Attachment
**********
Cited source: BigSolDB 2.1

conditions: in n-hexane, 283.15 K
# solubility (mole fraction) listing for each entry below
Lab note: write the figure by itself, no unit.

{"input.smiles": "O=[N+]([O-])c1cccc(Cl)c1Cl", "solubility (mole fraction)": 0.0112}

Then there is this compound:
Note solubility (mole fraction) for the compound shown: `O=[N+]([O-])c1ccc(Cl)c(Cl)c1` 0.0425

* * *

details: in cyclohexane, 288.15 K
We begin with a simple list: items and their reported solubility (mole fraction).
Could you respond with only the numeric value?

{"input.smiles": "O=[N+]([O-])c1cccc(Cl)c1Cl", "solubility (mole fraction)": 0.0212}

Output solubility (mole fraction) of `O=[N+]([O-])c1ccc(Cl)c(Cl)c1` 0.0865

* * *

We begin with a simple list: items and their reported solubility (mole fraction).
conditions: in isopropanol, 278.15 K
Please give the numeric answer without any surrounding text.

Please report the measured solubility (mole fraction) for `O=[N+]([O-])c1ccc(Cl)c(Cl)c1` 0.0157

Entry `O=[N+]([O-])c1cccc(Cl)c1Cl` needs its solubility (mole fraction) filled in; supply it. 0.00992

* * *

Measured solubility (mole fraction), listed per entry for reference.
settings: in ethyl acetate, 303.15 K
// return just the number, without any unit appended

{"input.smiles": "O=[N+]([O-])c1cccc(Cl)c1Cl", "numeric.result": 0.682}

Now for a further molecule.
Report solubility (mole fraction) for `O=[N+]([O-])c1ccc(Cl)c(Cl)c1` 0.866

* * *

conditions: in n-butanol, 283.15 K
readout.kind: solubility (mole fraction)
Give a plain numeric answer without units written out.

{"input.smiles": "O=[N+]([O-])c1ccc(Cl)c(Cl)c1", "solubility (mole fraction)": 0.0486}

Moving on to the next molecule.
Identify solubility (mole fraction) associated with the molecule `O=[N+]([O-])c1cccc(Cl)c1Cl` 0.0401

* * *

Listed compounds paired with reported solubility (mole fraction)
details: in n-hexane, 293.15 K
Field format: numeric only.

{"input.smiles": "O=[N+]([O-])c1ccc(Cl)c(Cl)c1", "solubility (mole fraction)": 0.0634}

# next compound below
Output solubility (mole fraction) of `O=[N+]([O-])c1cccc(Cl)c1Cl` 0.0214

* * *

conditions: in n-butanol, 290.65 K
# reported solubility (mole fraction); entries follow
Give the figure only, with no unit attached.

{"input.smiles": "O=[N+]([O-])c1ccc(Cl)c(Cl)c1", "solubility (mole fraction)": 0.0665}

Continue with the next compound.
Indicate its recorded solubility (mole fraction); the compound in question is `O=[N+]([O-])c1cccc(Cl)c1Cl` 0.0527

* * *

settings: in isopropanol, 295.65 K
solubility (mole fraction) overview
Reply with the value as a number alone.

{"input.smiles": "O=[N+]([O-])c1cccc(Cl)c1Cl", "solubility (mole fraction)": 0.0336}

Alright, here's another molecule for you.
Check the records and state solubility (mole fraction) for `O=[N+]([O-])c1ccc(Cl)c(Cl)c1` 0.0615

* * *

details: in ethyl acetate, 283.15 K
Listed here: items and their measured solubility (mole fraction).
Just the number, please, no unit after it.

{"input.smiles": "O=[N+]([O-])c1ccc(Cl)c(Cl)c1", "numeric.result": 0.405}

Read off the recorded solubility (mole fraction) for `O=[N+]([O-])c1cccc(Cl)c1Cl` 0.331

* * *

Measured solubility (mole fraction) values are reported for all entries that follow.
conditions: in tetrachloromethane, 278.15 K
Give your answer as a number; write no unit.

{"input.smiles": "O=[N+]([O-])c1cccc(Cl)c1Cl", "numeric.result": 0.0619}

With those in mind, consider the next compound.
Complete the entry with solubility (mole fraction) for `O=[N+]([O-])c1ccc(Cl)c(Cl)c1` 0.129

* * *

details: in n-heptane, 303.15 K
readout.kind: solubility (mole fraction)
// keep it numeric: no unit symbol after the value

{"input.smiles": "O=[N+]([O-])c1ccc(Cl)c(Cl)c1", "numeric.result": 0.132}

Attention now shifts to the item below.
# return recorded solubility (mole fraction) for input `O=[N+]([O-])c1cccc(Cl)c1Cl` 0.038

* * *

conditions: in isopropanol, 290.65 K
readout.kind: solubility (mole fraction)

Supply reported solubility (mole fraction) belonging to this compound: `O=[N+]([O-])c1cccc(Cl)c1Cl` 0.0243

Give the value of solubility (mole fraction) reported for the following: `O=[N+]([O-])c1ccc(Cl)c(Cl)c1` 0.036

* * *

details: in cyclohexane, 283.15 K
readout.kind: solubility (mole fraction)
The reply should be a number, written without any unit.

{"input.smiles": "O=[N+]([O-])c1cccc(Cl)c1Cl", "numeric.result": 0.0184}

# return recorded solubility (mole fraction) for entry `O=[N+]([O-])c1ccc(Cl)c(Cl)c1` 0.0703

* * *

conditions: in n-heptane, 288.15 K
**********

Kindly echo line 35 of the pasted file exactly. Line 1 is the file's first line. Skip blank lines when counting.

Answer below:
Listed compounds paired with reported solubility (mole fraction)